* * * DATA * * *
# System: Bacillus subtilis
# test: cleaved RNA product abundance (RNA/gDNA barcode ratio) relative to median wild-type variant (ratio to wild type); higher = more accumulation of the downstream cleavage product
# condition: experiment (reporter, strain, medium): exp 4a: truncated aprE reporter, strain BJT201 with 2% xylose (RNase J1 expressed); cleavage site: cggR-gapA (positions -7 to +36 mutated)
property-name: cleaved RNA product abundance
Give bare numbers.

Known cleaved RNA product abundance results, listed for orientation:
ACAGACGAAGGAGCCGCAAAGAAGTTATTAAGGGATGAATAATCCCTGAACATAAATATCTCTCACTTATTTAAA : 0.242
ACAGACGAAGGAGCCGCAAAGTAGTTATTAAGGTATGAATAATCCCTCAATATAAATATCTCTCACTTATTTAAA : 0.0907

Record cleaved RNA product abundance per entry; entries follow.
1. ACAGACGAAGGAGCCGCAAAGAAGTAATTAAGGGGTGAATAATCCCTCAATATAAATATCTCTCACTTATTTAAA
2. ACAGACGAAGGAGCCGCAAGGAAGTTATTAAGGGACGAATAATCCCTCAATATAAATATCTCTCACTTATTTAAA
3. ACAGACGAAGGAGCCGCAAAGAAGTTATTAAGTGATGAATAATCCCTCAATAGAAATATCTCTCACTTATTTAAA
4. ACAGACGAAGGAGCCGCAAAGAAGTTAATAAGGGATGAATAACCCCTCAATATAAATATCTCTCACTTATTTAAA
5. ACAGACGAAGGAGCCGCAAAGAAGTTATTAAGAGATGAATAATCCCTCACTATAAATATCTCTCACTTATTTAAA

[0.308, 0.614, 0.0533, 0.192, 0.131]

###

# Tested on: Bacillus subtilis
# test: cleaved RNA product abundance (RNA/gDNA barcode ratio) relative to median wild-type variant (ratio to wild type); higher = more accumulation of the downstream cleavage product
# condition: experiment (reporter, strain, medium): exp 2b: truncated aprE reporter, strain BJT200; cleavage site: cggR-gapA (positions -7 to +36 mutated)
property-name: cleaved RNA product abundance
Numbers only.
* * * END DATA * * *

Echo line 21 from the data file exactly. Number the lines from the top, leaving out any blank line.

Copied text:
Numbers only.